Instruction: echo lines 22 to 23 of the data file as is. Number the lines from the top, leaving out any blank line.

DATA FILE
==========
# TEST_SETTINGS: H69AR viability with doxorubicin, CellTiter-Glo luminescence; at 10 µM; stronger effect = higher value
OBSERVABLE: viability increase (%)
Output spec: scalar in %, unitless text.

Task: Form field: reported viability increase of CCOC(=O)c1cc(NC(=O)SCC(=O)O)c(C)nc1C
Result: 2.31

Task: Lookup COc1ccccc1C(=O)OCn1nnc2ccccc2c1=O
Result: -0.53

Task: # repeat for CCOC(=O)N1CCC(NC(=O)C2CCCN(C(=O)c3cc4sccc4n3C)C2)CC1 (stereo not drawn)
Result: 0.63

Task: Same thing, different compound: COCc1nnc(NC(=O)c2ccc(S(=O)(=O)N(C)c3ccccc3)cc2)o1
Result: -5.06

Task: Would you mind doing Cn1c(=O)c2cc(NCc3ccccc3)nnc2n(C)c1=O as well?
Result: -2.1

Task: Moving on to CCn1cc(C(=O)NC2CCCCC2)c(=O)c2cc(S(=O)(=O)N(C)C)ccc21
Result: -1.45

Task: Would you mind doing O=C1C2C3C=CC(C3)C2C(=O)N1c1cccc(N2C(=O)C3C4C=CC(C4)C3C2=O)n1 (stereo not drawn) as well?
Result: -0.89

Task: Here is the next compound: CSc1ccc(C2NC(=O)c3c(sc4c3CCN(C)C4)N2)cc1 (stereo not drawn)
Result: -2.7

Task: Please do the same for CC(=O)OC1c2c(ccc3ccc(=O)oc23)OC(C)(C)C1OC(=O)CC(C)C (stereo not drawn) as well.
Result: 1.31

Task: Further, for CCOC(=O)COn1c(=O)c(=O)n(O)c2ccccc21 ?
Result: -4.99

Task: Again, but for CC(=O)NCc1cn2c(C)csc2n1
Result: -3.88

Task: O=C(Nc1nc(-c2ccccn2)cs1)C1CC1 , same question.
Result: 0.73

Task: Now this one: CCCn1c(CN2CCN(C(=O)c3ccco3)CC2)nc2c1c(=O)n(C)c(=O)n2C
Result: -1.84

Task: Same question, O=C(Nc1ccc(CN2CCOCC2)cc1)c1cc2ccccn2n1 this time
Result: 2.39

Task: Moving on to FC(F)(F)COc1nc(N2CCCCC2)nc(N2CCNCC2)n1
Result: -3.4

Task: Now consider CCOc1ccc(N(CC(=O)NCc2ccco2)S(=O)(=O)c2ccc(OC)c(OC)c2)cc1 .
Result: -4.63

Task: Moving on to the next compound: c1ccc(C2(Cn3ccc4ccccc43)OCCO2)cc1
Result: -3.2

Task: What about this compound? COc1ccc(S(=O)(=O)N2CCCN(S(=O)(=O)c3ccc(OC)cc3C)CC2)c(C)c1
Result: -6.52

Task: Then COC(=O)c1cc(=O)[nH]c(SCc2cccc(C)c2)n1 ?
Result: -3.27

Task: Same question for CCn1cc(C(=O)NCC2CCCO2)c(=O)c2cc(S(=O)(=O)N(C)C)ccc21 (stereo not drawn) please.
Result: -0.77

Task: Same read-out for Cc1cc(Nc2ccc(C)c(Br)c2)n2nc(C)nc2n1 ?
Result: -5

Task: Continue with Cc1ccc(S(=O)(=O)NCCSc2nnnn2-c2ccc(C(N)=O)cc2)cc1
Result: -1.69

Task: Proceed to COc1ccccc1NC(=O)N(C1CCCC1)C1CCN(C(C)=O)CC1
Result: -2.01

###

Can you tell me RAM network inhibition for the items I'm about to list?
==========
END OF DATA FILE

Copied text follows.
Task: Further, for CCOC(=O)COn1c(=O)c(=O)n(O)c2ccccc21 ?
Result: -4.99